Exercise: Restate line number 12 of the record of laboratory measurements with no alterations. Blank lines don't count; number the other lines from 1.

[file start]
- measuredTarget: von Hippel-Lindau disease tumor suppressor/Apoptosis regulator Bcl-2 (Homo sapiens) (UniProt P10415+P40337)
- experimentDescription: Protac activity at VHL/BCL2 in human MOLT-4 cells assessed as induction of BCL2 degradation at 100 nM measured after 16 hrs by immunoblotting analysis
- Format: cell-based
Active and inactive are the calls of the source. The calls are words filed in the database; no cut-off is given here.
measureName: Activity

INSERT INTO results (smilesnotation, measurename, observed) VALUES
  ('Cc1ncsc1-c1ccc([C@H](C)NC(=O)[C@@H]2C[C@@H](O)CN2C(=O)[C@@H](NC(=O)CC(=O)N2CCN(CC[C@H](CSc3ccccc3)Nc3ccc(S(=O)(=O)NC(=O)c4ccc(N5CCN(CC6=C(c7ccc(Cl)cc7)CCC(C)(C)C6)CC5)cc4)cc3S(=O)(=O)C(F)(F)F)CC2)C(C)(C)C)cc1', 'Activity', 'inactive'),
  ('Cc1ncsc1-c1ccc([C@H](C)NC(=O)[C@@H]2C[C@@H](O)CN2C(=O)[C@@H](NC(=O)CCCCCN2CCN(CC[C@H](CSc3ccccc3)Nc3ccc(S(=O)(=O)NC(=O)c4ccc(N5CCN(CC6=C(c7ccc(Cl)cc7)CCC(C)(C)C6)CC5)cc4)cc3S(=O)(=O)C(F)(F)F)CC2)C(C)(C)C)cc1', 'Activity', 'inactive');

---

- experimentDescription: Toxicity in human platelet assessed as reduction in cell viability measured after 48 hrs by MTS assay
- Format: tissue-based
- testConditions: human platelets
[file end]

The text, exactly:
- testConditions: human platelets